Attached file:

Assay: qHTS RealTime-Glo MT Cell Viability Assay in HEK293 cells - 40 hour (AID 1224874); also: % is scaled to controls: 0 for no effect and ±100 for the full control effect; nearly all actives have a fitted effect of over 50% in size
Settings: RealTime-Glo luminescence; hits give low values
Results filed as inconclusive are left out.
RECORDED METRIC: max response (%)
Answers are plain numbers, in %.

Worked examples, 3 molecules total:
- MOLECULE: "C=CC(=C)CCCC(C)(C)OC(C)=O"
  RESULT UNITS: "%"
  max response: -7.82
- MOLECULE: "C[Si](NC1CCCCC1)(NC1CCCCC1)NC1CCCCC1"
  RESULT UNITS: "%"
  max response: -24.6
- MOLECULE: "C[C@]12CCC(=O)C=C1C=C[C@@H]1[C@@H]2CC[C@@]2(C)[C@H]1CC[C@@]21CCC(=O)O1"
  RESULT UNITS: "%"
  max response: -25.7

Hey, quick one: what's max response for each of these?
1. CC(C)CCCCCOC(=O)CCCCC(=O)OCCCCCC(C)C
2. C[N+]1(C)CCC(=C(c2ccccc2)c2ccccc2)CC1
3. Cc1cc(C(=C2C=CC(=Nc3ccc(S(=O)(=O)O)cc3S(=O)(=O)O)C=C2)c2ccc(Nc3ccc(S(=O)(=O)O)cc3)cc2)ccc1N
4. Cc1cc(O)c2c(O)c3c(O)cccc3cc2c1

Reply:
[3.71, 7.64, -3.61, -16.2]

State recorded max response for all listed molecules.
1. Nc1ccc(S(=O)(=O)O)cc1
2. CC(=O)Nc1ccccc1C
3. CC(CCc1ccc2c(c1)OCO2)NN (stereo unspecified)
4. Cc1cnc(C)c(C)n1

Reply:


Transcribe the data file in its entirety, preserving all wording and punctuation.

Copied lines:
Assay: qHTS RealTime-Glo MT Cell Viability Assay in HEK293 cells - 40 hour (AID 1224874); also: % is scaled to controls: 0 for no effect and ±100 for the full control effect; nearly all actives have a fitted effect of over 50% in size
Settings: RealTime-Glo luminescence; hits give low values
Results filed as inconclusive are left out.
RECORDED METRIC: max response (%)
Answers are plain numbers, in %.

Worked examples, 3 molecules total:
- MOLECULE: "C=CC(=C)CCCC(C)(C)OC(C)=O"
  RESULT UNITS: "%"
  max response: -7.82
- MOLECULE: "C[Si](NC1CCCCC1)(NC1CCCCC1)NC1CCCCC1"
  RESULT UNITS: "%"
  max response: -24.6
- MOLECULE: "C[C@]12CCC(=O)C=C1C=C[C@@H]1[C@@H]2CC[C@@]2(C)[C@H]1CC[C@@]21CCC(=O)O1"
  RESULT UNITS: "%"
  max response: -25.7

Hey, quick one: what's max response for each of these?
1. CC(C)CCCCCOC(=O)CCCCC(=O)OCCCCCC(C)C
2. C[N+]1(C)CCC(=C(c2ccccc2)c2ccccc2)CC1
3. Cc1cc(C(=C2C=CC(=Nc3ccc(S(=O)(=O)O)cc3S(=O)(=O)O)C=C2)c2ccc(Nc3ccc(S(=O)(=O)O)cc3)cc2)ccc1N
4. Cc1cc(O)c2c(O)c3c(O)cccc3cc2c1

Reply:
[3.71, 7.64, -3.61, -16.2]

State recorded max response for all listed molecules.
1. Nc1ccc(S(=O)(=O)O)cc1
2. CC(=O)Nc1ccccc1C
3. CC(CCc1ccc2c(c1)OCO2)NN (stereo unspecified)
4. Cc1cnc(C)c(C)n1

Reply: